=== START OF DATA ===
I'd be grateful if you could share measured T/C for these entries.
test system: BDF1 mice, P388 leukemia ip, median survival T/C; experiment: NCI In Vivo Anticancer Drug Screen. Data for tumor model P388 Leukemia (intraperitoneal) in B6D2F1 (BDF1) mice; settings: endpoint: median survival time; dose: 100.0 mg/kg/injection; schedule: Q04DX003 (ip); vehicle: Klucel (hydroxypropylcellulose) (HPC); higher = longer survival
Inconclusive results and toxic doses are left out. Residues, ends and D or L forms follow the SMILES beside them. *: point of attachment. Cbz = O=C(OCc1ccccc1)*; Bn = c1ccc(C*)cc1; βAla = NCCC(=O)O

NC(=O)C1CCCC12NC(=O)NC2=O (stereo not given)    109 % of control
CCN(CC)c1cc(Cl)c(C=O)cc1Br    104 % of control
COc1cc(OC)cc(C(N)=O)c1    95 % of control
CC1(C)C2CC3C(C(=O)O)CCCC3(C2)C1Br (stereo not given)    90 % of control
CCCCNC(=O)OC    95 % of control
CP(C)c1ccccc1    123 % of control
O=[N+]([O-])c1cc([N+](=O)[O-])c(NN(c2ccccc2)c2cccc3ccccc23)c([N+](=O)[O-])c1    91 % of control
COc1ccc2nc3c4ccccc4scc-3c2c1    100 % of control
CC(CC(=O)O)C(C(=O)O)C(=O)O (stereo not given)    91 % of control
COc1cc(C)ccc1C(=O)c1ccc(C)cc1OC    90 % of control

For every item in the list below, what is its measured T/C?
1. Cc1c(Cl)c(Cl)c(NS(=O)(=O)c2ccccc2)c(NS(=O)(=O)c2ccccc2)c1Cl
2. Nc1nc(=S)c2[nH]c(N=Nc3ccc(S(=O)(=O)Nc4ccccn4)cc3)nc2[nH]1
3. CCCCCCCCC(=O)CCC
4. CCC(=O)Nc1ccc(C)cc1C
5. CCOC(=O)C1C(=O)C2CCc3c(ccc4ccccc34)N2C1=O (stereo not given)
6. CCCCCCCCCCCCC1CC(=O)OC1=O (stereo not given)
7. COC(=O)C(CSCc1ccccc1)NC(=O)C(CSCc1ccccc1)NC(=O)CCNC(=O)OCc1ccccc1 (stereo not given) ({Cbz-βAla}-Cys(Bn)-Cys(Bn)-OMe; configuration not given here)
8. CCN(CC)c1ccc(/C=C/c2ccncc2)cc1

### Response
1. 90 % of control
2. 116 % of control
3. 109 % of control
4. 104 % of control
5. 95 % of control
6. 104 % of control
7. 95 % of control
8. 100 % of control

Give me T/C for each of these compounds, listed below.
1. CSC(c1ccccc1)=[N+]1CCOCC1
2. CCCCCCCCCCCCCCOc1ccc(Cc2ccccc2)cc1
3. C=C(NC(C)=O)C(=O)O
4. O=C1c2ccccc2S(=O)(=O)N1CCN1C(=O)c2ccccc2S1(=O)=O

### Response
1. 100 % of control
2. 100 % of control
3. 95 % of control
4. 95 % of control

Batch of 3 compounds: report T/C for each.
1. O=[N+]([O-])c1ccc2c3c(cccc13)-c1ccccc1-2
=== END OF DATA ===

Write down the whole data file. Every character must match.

I'd be grateful if you could share measured T/C for these entries.
test system: BDF1 mice, P388 leukemia ip, median survival T/C; experiment: NCI In Vivo Anticancer Drug Screen. Data for tumor model P388 Leukemia (intraperitoneal) in B6D2F1 (BDF1) mice; settings: endpoint: median survival time; dose: 100.0 mg/kg/injection; schedule: Q04DX003 (ip); vehicle: Klucel (hydroxypropylcellulose) (HPC); higher = longer survival
Inconclusive results and toxic doses are left out. Residues, ends and D or L forms follow the SMILES beside them. *: point of attachment. Cbz = O=C(OCc1ccccc1)*; Bn = c1ccc(C*)cc1; βAla = NCCC(=O)O

NC(=O)C1CCCC12NC(=O)NC2=O (stereo not given)    109 % of control
CCN(CC)c1cc(Cl)c(C=O)cc1Br    104 % of control
COc1cc(OC)cc(C(N)=O)c1    95 % of control
CC1(C)C2CC3C(C(=O)O)CCCC3(C2)C1Br (stereo not given)    90 % of control
CCCCNC(=O)OC    95 % of control
CP(C)c1ccccc1    123 % of control
O=[N+]([O-])c1cc([N+](=O)[O-])c(NN(c2ccccc2)c2cccc3ccccc23)c([N+](=O)[O-])c1    91 % of control
COc1ccc2nc3c4ccccc4scc-3c2c1    100 % of control
CC(CC(=O)O)C(C(=O)O)C(=O)O (stereo not given)    91 % of control
COc1cc(C)ccc1C(=O)c1ccc(C)cc1OC    90 % of control

For every item in the list below, what is its measured T/C?
1. Cc1c(Cl)c(Cl)c(NS(=O)(=O)c2ccccc2)c(NS(=O)(=O)c2ccccc2)c1Cl
2. Nc1nc(=S)c2[nH]c(N=Nc3ccc(S(=O)(=O)Nc4ccccn4)cc3)nc2[nH]1
3. CCCCCCCCC(=O)CCC
4. CCC(=O)Nc1ccc(C)cc1C
5. CCOC(=O)C1C(=O)C2CCc3c(ccc4ccccc34)N2C1=O (stereo not given)
6. CCCCCCCCCCCCC1CC(=O)OC1=O (stereo not given)
7. COC(=O)C(CSCc1ccccc1)NC(=O)C(CSCc1ccccc1)NC(=O)CCNC(=O)OCc1ccccc1 (stereo not given) ({Cbz-βAla}-Cys(Bn)-Cys(Bn)-OMe; configuration not given here)
8. CCN(CC)c1ccc(/C=C/c2ccncc2)cc1

### Response
1. 90 % of control
2. 116 % of control
3. 109 % of control
4. 104 % of control
5. 95 % of control
6. 104 % of control
7. 95 % of control
8. 100 % of control

Give me T/C for each of these compounds, listed below.
1. CSC(c1ccccc1)=[N+]1CCOCC1
2. CCCCCCCCCCCCCCOc1ccc(Cc2ccccc2)cc1
3. C=C(NC(C)=O)C(=O)O
4. O=C1c2ccccc2S(=O)(=O)N1CCN1C(=O)c2ccccc2S1(=O)=O

### Response
1. 100 % of control
2. 100 % of control
3. 95 % of control
4. 95 % of control

Batch of 3 compounds: report T/C for each.
1. O=[N+]([O-])c1ccc2c3c(cccc13)-c1ccccc1-2